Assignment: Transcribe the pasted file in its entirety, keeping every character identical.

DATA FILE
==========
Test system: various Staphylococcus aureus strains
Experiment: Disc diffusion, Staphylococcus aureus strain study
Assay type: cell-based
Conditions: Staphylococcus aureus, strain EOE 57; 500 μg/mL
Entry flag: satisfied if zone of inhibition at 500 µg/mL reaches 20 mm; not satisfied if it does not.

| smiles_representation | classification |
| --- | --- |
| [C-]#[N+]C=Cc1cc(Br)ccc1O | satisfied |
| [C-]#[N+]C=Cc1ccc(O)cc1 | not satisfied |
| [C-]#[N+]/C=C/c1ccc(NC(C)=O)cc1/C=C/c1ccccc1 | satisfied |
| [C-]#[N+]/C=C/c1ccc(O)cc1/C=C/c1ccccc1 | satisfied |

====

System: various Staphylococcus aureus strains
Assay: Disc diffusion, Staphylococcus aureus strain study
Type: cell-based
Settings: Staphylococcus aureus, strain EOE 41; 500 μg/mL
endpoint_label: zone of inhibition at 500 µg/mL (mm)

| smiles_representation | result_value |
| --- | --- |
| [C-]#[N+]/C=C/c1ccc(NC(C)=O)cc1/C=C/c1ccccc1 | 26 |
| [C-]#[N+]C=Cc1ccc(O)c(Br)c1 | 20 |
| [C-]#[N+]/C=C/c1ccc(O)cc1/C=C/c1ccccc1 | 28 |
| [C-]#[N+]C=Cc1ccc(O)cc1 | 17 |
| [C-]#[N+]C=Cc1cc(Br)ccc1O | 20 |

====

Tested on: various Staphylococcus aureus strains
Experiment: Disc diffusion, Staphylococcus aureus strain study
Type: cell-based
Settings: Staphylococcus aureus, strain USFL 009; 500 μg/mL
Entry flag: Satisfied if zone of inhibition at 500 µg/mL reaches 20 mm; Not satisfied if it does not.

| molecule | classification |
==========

Test system: various Staphylococcus aureus strains
Experiment: Disc diffusion, Staphylococcus aureus strain study
Assay type: cell-based
Conditions: Staphylococcus aureus, strain EOE 57; 500 μg/mL
Entry flag: satisfied if zone of inhibition at 500 µg/mL reaches 20 mm; not satisfied if it does not.

| smiles_representation | classification |
| --- | --- |
| [C-]#[N+]C=Cc1cc(Br)ccc1O | satisfied |
| [C-]#[N+]C=Cc1ccc(O)cc1 | not satisfied |
| [C-]#[N+]/C=C/c1ccc(NC(C)=O)cc1/C=C/c1ccccc1 | satisfied |
| [C-]#[N+]/C=C/c1ccc(O)cc1/C=C/c1ccccc1 | satisfied |

====

System: various Staphylococcus aureus strains
Assay: Disc diffusion, Staphylococcus aureus strain study
Type: cell-based
Settings: Staphylococcus aureus, strain EOE 41; 500 μg/mL
endpoint_label: zone of inhibition at 500 µg/mL (mm)

| smiles_representation | result_value |
| --- | --- |
| [C-]#[N+]/C=C/c1ccc(NC(C)=O)cc1/C=C/c1ccccc1 | 26 |
| [C-]#[N+]C=Cc1ccc(O)c(Br)c1 | 20 |
| [C-]#[N+]/C=C/c1ccc(O)cc1/C=C/c1ccccc1 | 28 |
| [C-]#[N+]C=Cc1ccc(O)cc1 | 17 |
| [C-]#[N+]C=Cc1cc(Br)ccc1O | 20 |

====

Tested on: various Staphylococcus aureus strains
Experiment: Disc diffusion, Staphylococcus aureus strain study
Type: cell-based
Settings: Staphylococcus aureus, strain USFL 009; 500 μg/mL
Entry flag: Satisfied if zone of inhibition at 500 µg/mL reaches 20 mm; Not satisfied if it does not.

| molecule | classification |